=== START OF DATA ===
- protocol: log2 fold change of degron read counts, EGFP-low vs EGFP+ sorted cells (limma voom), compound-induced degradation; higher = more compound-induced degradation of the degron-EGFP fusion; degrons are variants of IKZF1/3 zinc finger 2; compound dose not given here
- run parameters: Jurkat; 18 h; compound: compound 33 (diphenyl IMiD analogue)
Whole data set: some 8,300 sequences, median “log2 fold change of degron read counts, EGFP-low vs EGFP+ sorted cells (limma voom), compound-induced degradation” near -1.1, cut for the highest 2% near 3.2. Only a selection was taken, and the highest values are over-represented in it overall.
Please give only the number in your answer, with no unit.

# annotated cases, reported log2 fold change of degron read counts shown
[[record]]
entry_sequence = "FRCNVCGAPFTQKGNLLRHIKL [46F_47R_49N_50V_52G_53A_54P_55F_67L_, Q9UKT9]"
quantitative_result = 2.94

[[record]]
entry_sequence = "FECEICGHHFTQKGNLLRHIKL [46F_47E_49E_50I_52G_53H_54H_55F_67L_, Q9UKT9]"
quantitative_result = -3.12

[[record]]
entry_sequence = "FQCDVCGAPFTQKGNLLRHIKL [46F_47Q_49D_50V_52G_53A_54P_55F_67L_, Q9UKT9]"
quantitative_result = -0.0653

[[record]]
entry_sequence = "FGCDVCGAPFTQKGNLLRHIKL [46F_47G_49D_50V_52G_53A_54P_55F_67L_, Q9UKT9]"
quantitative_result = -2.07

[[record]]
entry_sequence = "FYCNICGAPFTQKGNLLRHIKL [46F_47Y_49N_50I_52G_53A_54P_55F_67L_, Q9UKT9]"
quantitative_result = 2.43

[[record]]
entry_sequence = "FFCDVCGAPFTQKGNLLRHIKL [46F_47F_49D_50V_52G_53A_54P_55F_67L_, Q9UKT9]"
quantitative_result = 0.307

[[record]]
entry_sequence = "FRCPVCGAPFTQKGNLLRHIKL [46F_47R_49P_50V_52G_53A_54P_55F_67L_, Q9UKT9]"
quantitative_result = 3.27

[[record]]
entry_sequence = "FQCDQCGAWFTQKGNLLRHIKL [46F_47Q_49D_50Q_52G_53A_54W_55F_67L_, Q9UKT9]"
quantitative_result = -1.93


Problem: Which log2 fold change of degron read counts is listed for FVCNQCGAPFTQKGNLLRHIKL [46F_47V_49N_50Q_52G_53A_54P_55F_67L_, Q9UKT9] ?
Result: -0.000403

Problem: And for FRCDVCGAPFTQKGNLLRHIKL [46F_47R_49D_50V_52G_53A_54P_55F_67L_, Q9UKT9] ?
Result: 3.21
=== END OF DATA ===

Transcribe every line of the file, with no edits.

- protocol: log2 fold change of degron read counts, EGFP-low vs EGFP+ sorted cells (limma voom), compound-induced degradation; higher = more compound-induced degradation of the degron-EGFP fusion; degrons are variants of IKZF1/3 zinc finger 2; compound dose not given here
- run parameters: Jurkat; 18 h; compound: compound 33 (diphenyl IMiD analogue)
Whole data set: some 8,300 sequences, median “log2 fold change of degron read counts, EGFP-low vs EGFP+ sorted cells (limma voom), compound-induced degradation” near -1.1, cut for the highest 2% near 3.2. Only a selection was taken, and the highest values are over-represented in it overall.
Please give only the number in your answer, with no unit.

# annotated cases, reported log2 fold change of degron read counts shown
[[record]]
entry_sequence = "FRCNVCGAPFTQKGNLLRHIKL [46F_47R_49N_50V_52G_53A_54P_55F_67L_, Q9UKT9]"
quantitative_result = 2.94

[[record]]
entry_sequence = "FECEICGHHFTQKGNLLRHIKL [46F_47E_49E_50I_52G_53H_54H_55F_67L_, Q9UKT9]"
quantitative_result = -3.12

[[record]]
entry_sequence = "FQCDVCGAPFTQKGNLLRHIKL [46F_47Q_49D_50V_52G_53A_54P_55F_67L_, Q9UKT9]"
quantitative_result = -0.0653

[[record]]
entry_sequence = "FGCDVCGAPFTQKGNLLRHIKL [46F_47G_49D_50V_52G_53A_54P_55F_67L_, Q9UKT9]"
quantitative_result = -2.07

[[record]]
entry_sequence = "FYCNICGAPFTQKGNLLRHIKL [46F_47Y_49N_50I_52G_53A_54P_55F_67L_, Q9UKT9]"
quantitative_result = 2.43

[[record]]
entry_sequence = "FFCDVCGAPFTQKGNLLRHIKL [46F_47F_49D_50V_52G_53A_54P_55F_67L_, Q9UKT9]"
quantitative_result = 0.307

[[record]]
entry_sequence = "FRCPVCGAPFTQKGNLLRHIKL [46F_47R_49P_50V_52G_53A_54P_55F_67L_, Q9UKT9]"
quantitative_result = 3.27

[[record]]
entry_sequence = "FQCDQCGAWFTQKGNLLRHIKL [46F_47Q_49D_50Q_52G_53A_54W_55F_67L_, Q9UKT9]"
quantitative_result = -1.93


Problem: Which log2 fold change of degron read counts is listed for FVCNQCGAPFTQKGNLLRHIKL [46F_47V_49N_50Q_52G_53A_54P_55F_67L_, Q9UKT9] ?
Result: -0.000403

Problem: And for FRCDVCGAPFTQKGNLLRHIKL [46F_47R_49D_50V_52G_53A_54P_55F_67L_, Q9UKT9] ?
Result: 3.21